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The hosts of Capital Ideas 2018 are working together for a more connected Atlanta region

Atlanta, GA isn’t just the location of Capital Ideas 2018 — the region itself is part of the agenda.

Atlanta’s work to build a more walkable, bikeable, transit-accessible city has lessons every city can learn from. Expanding their transit system, creating multi-use trails, investing in light rail, expanding bike share, funding bus rapid transit, and raising new funds for projects in the future are just some of the Atlanta region’s recent successes.

This work takes partnership, and we are proud to have more than a dozen organizations working for a more connected Atlanta region serving as our Host Committee for this year’s conference.

The full committee includes the Metro Atlanta Chamber of Commerce (our Host Committee chair), the City of Atlanta’s Office of Mobility Planning, Atlanta Beltline, Atlanta Regional Commission, Atlanta-Region Transit Link Authority, American Council of Engineering Companies of Georgia, Center for Working Families, Inc., Central Atlanta Progress, JACOBS, MARTA, Midtown Alliance, the Partnership for Southern Equity, Perimeter Community Improvement Districts, Siemens, and the Urban League of Greater Atlanta.

You might notice that several of these organizations do not work directly on transportation. Why is state transportation policy important to them?

“Ensuring modern, multimodal and well-maintained transportation infrastructure is essential to the long-term quality of life and economic vibrancy of Downtown Atlanta. We are focused at the hyper-local level to encourage targeted transportation investments, policies, and programs that strive to balance jobs and housing in Downtown, support Downtown attractions and events, and promote equity. As a bridge between the Atlanta’s private sector business community and local government, we convene people, catalyze change, and provide leadership for mobility issues facing the center city.” — Central Atlanta Progress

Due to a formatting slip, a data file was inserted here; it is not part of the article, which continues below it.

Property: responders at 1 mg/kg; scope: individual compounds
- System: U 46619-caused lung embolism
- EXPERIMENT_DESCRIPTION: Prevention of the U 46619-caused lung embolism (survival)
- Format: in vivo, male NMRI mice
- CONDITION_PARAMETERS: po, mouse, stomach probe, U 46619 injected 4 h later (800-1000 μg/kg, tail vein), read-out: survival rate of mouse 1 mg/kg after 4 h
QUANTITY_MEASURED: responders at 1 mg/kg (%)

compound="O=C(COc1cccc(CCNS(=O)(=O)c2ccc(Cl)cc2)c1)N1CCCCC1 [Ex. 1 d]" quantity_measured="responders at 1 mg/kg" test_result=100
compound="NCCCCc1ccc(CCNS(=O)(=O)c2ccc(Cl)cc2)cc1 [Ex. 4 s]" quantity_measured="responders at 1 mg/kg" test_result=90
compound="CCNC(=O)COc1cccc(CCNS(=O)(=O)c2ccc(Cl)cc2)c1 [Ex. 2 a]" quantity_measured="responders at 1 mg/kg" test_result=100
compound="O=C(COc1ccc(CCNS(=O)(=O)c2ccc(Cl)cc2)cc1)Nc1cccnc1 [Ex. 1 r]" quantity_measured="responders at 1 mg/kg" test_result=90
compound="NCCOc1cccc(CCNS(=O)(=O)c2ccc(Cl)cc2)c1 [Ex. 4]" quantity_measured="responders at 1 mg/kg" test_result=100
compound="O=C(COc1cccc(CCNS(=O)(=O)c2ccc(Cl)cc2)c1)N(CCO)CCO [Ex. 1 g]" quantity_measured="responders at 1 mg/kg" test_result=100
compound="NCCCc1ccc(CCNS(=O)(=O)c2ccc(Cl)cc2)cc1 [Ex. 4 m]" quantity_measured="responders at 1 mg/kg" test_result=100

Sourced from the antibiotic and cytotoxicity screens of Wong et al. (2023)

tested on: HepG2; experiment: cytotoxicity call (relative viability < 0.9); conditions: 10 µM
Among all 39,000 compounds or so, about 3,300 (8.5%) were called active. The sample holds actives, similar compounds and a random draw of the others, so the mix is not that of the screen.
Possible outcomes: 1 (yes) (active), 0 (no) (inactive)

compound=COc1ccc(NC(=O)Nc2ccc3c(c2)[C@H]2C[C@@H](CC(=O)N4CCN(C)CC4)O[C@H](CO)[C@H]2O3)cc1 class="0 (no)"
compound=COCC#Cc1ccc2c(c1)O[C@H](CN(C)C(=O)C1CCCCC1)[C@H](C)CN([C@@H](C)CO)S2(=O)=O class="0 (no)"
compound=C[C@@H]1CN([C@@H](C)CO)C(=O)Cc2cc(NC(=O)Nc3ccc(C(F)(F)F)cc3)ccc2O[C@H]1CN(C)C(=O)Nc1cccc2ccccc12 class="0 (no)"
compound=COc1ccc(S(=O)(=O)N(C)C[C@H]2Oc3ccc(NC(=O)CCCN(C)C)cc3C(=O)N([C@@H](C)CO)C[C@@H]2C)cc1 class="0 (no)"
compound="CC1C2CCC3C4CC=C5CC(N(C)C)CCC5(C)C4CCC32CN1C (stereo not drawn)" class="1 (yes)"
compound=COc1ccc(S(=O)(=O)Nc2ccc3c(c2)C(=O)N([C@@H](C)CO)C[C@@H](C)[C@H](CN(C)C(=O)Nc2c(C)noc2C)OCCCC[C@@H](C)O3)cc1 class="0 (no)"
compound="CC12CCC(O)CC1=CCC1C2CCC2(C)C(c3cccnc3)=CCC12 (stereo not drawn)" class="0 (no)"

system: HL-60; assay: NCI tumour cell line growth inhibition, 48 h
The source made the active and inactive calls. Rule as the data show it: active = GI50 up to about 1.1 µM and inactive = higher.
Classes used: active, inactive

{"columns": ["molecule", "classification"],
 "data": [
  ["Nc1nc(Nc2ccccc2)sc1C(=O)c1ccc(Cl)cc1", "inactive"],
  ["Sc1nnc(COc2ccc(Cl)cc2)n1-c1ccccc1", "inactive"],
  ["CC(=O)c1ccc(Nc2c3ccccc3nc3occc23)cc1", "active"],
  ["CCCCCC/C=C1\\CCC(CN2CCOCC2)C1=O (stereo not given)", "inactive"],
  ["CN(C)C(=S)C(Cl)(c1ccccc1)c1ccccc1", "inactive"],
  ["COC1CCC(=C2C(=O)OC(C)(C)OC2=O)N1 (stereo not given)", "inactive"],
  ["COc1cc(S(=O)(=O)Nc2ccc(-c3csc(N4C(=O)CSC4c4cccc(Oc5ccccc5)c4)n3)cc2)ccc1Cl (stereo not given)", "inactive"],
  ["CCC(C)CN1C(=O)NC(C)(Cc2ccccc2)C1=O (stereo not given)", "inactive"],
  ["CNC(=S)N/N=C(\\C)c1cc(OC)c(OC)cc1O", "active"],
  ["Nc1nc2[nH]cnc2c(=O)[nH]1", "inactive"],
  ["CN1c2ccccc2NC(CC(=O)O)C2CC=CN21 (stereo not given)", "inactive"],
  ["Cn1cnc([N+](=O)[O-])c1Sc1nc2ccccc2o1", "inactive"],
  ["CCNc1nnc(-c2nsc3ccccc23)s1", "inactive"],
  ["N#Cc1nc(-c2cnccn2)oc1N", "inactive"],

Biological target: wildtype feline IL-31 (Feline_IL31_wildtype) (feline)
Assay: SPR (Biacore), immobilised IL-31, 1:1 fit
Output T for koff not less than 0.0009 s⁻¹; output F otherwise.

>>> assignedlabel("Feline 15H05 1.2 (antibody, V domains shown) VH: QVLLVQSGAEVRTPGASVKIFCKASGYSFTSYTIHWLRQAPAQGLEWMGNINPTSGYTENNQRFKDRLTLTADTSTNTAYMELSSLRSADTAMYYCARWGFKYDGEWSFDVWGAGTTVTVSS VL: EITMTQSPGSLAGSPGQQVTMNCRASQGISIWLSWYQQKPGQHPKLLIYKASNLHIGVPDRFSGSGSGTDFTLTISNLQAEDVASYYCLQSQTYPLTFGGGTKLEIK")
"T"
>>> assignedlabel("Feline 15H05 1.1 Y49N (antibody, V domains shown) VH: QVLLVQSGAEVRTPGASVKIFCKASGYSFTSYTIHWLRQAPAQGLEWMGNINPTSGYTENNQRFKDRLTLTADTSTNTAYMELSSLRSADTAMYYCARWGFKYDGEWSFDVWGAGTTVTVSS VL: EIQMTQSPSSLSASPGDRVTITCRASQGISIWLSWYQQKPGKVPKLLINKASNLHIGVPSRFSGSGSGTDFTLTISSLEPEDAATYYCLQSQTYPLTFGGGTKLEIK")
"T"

“The Atlanta metropolitan region’s inadequate state of transportation infrastructure, access, and funding exists largely as a result of a legacy of detrimental policies deeply rooted in race and class. The Partnership for Southern Equity (PSE) believes that an equitable approach to transportation requires the collaboration of all governments within a region, including state government, and coordinated transportation and land use planning. PSE seeks to offer equitable and innovative approaches to regional transportation in order to confront the Atlanta metro’s inequitable, racialized past and to create the conditions necessary for shared prosperity.” — Partnership for Southern Equity

Join us in Atlanta in December to learn about creating cross-sector partnerships for transportation innovation in your own state. Register for Capital Ideas 2018 today.